‘There wasn’t anything particularly “hard” about today. I woke up, I showered, I folded some clothes, …the normal things. But there was an overwhelming feeling of “heavy”. Everyone’s “heavy” sits differently, depending on the carrier of the weight of it all; the feeling that rests solely in the middle of your chest, pulsing and riding your nerves into infinity. You stare it into a mirror, into a corner, into a shadow. The heavy travels, too. It lurks and feeds on thoughts and breath. But, there is work to be done. There are to-do lists waiting to be completed, clients to appease, copy to write. There is no time for feelings. - Joel Leon, Anxy Magazine
How many of us feel this way from time to time? If we were to pose this query to any employee or professional today, we bet there will be a record number of ‘Me’ answers. Of course, we would only hear these answers if we become better at asking these questions and creating safe spaces for such conversations.
Mental health can be a significant challenge for startups due to the pressures of pursuing ambitious goals often in uncharted territory and the ambiguity in day-to-day activities. As per a recent survey by Hush, an HR tech startup, nearly half the employees across startups, banking and financial companies said they are struggling to find a balance between work and personal life. As many as 22% of Indian respondents felt that their productivity is low due to overwork and stress and 1 out of every 5 employees of India Inc. confessed that they were suffering from workplace depression.
Despite these growing mental health challenges, we aren’t talking about them enough. When people undergo a physical ailment such as a headache or a sprain, they feel comfortable talking to their peers about it and taking a day off, if necessary. If we want to make genuine progress in modern workplaces, people should feel equally comfortable talking about mental health challenges. The stigma around mental health needs to be removed and the first step is open conversation. A culture that acknowledges and tackles these pressures can go a long way in ensuring employee wellbeing as well as the overall success of the startup.
Startup culture is great when it comes to innovation and independence. Unfortunately, the flip side includes lack of clarity, direction or information. Employees are encouraged to work ‘smart’, and move quick. . While this is a major learning opportunity, it can lead to issues of exhaustion and burnout in the absence of protective guardrails and willingness to talk about these challenges openly. We might showoff a plaster but, we won’t tell people about how we’re burning ourselves out. I This is a problem and we need to change this paradigm.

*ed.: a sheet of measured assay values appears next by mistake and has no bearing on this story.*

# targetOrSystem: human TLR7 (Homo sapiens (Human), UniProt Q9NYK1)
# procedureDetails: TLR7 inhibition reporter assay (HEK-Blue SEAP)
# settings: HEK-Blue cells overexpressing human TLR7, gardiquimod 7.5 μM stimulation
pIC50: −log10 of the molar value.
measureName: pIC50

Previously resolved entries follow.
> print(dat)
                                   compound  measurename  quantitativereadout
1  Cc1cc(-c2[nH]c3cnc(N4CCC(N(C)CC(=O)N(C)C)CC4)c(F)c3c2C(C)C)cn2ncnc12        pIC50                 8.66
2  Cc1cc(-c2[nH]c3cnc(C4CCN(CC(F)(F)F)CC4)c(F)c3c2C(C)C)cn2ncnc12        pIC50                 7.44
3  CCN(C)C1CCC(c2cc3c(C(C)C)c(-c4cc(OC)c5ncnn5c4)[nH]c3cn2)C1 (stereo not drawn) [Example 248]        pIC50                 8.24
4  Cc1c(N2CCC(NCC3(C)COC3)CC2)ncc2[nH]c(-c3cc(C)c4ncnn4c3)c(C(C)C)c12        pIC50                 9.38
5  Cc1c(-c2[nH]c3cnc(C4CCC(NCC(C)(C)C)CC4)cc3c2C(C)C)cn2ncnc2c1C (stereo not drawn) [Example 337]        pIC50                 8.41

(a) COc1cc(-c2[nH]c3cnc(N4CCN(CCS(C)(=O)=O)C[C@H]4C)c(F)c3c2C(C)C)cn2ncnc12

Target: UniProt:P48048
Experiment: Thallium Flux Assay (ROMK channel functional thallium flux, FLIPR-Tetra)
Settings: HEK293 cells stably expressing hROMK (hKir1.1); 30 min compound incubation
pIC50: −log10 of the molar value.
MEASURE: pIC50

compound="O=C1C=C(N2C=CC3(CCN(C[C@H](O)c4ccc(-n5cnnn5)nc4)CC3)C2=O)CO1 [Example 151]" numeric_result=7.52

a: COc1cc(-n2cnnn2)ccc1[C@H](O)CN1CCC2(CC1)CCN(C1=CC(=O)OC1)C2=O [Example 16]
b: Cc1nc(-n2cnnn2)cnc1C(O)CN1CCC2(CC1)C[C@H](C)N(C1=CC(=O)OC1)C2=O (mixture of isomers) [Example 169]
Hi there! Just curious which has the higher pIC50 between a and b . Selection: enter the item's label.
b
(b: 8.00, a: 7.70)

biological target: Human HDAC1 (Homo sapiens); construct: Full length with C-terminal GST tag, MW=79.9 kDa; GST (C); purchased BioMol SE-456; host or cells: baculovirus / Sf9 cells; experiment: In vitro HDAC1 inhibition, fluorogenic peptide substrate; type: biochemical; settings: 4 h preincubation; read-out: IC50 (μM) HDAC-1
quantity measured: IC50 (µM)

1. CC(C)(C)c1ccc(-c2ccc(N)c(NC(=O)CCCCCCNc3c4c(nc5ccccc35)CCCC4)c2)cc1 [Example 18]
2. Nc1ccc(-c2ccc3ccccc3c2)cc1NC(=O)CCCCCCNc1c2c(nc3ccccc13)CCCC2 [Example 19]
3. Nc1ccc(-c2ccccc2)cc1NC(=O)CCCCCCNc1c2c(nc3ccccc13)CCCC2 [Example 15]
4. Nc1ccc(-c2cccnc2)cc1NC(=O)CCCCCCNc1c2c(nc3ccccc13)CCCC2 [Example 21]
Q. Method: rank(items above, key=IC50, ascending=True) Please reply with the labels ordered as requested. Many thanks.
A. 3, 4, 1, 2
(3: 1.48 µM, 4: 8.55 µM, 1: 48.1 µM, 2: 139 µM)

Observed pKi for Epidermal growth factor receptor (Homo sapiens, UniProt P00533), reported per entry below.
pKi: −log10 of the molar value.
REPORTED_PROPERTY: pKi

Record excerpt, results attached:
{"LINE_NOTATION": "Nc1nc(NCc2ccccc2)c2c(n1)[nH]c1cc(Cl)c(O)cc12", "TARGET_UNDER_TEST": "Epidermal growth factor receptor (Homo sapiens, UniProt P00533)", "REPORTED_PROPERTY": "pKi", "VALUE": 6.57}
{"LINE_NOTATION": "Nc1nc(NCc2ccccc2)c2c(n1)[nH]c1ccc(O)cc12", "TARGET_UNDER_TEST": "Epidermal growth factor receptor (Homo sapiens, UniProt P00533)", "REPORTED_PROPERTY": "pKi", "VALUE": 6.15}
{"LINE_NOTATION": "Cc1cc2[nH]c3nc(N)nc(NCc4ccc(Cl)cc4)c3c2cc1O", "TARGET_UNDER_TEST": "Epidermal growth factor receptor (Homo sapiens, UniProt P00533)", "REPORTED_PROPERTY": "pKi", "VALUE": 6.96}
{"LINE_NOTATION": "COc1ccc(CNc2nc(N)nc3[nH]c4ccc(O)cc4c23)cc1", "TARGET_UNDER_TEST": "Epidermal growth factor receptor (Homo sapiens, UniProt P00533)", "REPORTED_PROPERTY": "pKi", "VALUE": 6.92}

So, if you are the leader of a startup today, what should you do?
- Make mental health conversations and communication transparent – Encourage employees to feel comfortable talking such challenges. At Elucidata for instance, we have taken active steps to encourage everyone to feel comfortable talking about the challenges they are facing, taking the time off to deal with their anxieties or see a mental health professional. The focus is on normalizing mental health so that we can actively make improvements.
- Offer mental health days – It’s necessary to offer not just sick days, but days to cope with emotional health as well. It’s important that every employee gets the opportunity to take the day to say “no”, plus, avoid the ridicule of colleagues and management for not “sticking it out.” Mental health off should not just be an option, but a mandate.
- Empower managers - Managers often face stress and anxiety as they balance competing priorities while leading teams and take responsibility for things that are beyond their control. We found it very helpful to have an open discussion on stress and anxiety for our managers, where we spoke about the role they play in the day to day life and to brainstorm methods that focuses on observing and acknowledging these emotions, and finding the best ways to deal with them
- Empower employees - Bring in mental health experts (psychologist/psychiatrist) to run company-wide workshops to educate everyone on mental health (especially in a startup context) and provide actionable tools and resources.
Sustained, long-term efforts along these areas can meaningfully impact employee well-being and the success of the organization. Startups of today will become the global leaders of tomorrow, and it is our responsibility to embrace a more well-rounded, holistic approach to mental health. This approach will go a long way in creating a vibrant, employee-friendly workplace where people can be both productive and happy.